Partially inspired by TrueHoop's excellent HoopIdea series, College Basketball Nation humbly presents Change the Game, a weekly discussion on the game we love and the ways it could be made better. And nothing is off the table.
Last week, we took a look at the always-controversial block/charge call. This week, Myron Medcalf examines the aspects of the NBA game that have negatively influenced college basketball. On the flip side, Fran Fraschilla takes a look at the good things college basketball coaches and players have picked up from the pro game.
Midway through the third quarter of the Miami Heat’s 105-93 victory over the Indiana Pacers Thursday night, ESPN analyst Jeff Van Gundy proclaimed that the Pacers had been “iso’d to death by LeBron James and Dwyane Wade.”
Somewhere in America, a college player recognized the individual maneuvering of the NBA all-stars as confirmation of his own offseason growth as a one-on-one threat.
That’s just one way that the next level has had an adverse impact on the collegiate level. Too many college squads have abandoned the offensive sets that separate Division I basketball from the NBA and structure the game so that it’s executable for amateurs still absorbing the fundamentals. Organized offenses have been replaced by an influx of isolation plays, a direct influence from the next level.
There is only one LeBron James, but that doesn’t stop Division I players with a fraction of his ability from attempting to emulate him and other NBA standouts.
Isolation reigns. And that’s a problem.
It’s an issue because it strips Division I offenses of their fluidity.
The NBA’s stars can freestyle because they’re elite athletes who don’t necessarily need a motion offense to get to the rim. Yes, the NBA offensive sequences occasionally commence with a designed play. But when the ball goes to James, Wade, Kobe, you know what’s coming.
Those guys can score against any individual defenders in the world without much assistance from teammates.
Similar attempts at the Division I level, however, tend to involve poor shot selection. Too many plays end with a quick shot, an off-balanced drive or a tough jump shot – plays that only work for a few, special athletes. I don’t think that’s the goal for most college programs.
But that doesn’t stop players from pursuing the one-on-one plays that are the result of next-level thinking. It’s a troubling trend.
One coach told me that players accept contested shots as just a natural part of the game. And I think that’s attached to the isolation dilemma. There’s a sense of drama that comes with luring a defender and driving past him or shooting over him. But it’s not always necessary. Open looks come from the offensive sets that are properly executed. Too many college players, however, favor one-on-one scenarios based on what they’ve watched on TV the previous night.
But that’s not the only challenging byproduct of the NBA’s influence on the collegiate level.
There is also the issue with versatility. Players rarely sign off on the positions that are listed on their official bios.
Are you a shooting guard?
“Nope, I’m a combo. I can play both guard spots.”
Are you a true center?
“Nah, I can play a little wing, too. I don’t like to limit myself.”
I understand the mission. More versatility increases NBA potential. But again, most players won’t get to that level and they’re wasting their time trying to play four positions when they can barely manage one.
There is one Dirk. One Kevin Garnett.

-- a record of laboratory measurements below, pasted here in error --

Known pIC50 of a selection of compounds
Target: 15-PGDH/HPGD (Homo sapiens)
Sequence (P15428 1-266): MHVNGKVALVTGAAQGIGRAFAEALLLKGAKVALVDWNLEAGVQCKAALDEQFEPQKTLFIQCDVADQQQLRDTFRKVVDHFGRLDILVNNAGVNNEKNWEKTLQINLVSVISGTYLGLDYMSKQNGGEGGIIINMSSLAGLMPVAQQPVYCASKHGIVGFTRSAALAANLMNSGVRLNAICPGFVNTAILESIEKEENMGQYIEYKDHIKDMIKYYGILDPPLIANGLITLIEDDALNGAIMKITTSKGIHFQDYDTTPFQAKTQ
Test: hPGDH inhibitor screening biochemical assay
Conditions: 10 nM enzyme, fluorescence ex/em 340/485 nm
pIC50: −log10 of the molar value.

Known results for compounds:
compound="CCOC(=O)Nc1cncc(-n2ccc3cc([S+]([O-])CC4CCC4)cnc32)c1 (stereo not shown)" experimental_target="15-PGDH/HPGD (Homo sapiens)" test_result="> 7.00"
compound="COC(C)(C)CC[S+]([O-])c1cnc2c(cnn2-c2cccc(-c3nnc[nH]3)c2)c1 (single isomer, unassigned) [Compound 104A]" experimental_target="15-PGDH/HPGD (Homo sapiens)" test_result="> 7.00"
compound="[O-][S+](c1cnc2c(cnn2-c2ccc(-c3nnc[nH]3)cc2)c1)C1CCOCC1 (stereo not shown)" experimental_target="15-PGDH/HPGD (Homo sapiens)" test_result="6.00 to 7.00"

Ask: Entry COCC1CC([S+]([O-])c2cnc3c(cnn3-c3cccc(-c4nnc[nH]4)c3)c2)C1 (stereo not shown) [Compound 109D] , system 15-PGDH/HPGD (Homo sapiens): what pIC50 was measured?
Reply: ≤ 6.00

But at the college level, a 6-7 center that commits to the position can succeed. The gritty rebounder has a place. The pure point guard is necessary. The sharpshooter off the bench can help his squad win a title.
There is certainly a give-and-take when you have guys who want to make money in the future and coaches who know most of their players need extensive work on the basics before they’re ready to earn that paycheck.
But there’s nothing wrong with trying to master one role. It always makes sense to add more wrinkles such as expanded shooting range. But the coaches I talk to want their players to focus on the tasks that helped them earn their scholarships.
The NBA has fueled this emphasis on offensive players at the collegiate level. And I think NBA officiating has affected the quick whistles against helpless NCAA defenders trying to stop them.
Breathing on James might prompt a foul call in the NBA’s upcoming Eastern Conference Finals. There’s this unwritten rule about protecting offensive players. It’s really hurt the game.
And that’s trickled down to the collegiate level, too.
Defenders don’t have many options when refs blow the whistle on the inadvertent contact that’s the natural result of two players vying for position in a live game.
I know the rules on fouls.
Per the NCAA rulebook: “A player shall not hold, push, charge, trip or impede the progress of an opponent by extending arm(s), shoulder(s), hip(s) or knee(s) or by bending his or her own body into other than a normal position or by using any unreasonably rough tactics.”
But I think NCAA officials should take a hard look at the limitations placed upon collegiate defenders due to foul calls that penalize them for competing.
No, I don’t believe a guy has the right to go Dexter Pittman on an offensive player and get away with it.
I do, however, believe in fair, physical play that offers offensive and defensive players a true opportunity to engage in competition.
The NBA has lost that. It’s a very soft game now.
And the college game has followed its lead with rulings that favor offensive players.
I think the college game has benefited from the pros in a multitude of ways, too. But they’re two different platforms. And they should remain separate.
But let’s get rid of the derivatives from the NBA that don’t help the college game.